Inside the Hive

It was impressive to see how much comb-building the bees had done in just 3 weeks. Such elegant, pristine work!

Here you see the combs built in Hive Orange. A week after these pics were taken, another 6 or 7 new combs had been built here, and Green Hive was building up comb even more quickly.

The cells in these combs are being filled with nectar, honey, pollen and eggs. The queen lays about 1,500-2,000 eggs each day; as these eggs hatch into larvae and then metamorphose into bees, they replace the elder workers who have reached the end of their short lifespan. Over time, if all goes well, the colony will grow in size from its original 3-lb. package size of about 10,000 bees to 60,000 or more. The bees will work hard to gather enough nectar to enable the colony to survive the winter, though most of the gatherers will never live to see the spring.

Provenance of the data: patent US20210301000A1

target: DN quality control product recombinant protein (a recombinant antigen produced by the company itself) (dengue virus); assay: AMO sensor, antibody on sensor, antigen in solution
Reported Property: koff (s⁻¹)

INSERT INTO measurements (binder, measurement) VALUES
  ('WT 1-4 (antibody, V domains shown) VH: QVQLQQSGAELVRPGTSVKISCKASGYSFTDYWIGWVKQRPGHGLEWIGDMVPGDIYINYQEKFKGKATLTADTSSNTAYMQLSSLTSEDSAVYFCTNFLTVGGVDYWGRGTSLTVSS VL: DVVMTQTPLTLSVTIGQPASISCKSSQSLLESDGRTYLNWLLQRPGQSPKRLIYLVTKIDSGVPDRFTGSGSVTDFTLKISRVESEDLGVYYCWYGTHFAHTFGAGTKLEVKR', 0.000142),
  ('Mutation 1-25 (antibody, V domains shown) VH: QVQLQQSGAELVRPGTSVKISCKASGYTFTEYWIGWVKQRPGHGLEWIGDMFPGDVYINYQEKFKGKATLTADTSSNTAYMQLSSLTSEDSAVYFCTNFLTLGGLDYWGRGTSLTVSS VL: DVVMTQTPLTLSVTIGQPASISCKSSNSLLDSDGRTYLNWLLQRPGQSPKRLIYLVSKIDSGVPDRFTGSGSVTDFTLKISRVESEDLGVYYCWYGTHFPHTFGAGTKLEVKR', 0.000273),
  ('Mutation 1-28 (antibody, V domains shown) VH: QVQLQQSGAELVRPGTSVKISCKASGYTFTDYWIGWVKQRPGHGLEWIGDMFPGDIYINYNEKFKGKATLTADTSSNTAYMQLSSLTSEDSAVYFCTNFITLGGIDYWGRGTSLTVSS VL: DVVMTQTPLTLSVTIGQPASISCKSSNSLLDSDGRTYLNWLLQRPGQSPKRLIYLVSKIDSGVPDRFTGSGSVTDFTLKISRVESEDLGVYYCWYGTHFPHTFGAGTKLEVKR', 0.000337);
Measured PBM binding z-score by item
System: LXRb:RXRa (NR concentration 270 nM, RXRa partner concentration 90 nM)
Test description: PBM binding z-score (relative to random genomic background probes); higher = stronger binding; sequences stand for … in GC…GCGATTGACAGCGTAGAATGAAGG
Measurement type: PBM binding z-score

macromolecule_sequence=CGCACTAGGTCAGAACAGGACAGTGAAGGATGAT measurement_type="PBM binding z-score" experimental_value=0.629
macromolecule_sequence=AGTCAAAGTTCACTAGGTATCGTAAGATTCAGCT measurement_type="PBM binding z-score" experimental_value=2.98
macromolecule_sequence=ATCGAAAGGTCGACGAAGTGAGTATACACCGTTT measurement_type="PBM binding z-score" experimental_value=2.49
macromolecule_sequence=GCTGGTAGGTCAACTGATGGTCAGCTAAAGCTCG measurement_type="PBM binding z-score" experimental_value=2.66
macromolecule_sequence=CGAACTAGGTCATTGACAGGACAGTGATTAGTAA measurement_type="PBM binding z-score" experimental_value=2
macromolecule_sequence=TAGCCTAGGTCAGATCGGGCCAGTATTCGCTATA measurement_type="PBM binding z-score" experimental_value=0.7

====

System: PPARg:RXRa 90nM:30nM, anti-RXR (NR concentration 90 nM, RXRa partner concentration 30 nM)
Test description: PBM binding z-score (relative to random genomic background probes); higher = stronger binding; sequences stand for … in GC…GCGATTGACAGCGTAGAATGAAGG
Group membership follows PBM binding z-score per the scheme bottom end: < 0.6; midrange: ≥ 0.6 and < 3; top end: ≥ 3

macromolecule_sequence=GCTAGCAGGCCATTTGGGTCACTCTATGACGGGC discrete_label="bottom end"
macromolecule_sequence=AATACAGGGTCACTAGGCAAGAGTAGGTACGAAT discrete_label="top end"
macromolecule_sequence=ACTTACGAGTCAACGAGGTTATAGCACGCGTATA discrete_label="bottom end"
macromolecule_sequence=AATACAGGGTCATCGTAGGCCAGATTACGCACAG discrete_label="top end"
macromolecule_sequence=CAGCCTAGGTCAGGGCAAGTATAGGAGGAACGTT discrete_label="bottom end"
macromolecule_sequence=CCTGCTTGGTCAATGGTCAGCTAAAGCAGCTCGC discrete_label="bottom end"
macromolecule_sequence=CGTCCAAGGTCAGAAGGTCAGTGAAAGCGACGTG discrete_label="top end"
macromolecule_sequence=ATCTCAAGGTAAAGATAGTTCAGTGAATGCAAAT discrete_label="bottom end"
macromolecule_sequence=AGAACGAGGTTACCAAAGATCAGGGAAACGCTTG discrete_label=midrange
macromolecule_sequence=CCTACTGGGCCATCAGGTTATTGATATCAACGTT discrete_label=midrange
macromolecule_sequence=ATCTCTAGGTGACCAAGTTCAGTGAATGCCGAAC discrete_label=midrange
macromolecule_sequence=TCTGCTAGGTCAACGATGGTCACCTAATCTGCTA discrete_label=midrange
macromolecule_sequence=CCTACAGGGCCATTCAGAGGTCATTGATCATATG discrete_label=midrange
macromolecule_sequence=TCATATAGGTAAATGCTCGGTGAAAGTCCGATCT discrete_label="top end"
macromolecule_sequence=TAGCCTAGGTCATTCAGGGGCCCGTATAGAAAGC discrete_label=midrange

On the hive floor you can see crystalized sugar from our syrup-feeding, along with pollen gathered by the bees. The pollen colors are sorbet-like: soft and fiery orange, rose-red, grey, bluish-purple, and yellow. Below, at left, you can see a bee with some pinkish pollen on her hind leg, which is fitted with neat little structured called a pollen basket.

1 comment:

Eva Yaa Asantewaa said...

The poetic possibilities here are endless!